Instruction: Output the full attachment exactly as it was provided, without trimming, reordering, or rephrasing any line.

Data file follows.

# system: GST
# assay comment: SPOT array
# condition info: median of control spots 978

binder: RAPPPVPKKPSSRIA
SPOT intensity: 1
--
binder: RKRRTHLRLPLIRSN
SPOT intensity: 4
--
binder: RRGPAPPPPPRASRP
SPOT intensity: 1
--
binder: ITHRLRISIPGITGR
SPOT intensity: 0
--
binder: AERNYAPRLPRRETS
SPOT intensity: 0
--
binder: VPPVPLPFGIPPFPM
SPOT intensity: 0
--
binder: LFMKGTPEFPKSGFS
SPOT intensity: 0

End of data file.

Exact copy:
# system: GST
# assay comment: SPOT array
# condition info: median of control spots 978

binder: RAPPPVPKKPSSRIA
SPOT intensity: 1
--
binder: RKRRTHLRLPLIRSN
SPOT intensity: 4
--
binder: RRGPAPPPPPRASRP
SPOT intensity: 1
--
binder: ITHRLRISIPGITGR
SPOT intensity: 0
--
binder: AERNYAPRLPRRETS
SPOT intensity: 0
--
binder: VPPVPLPFGIPPFPM
SPOT intensity: 0
--
binder: LFMKGTPEFPKSGFS
SPOT intensity: 0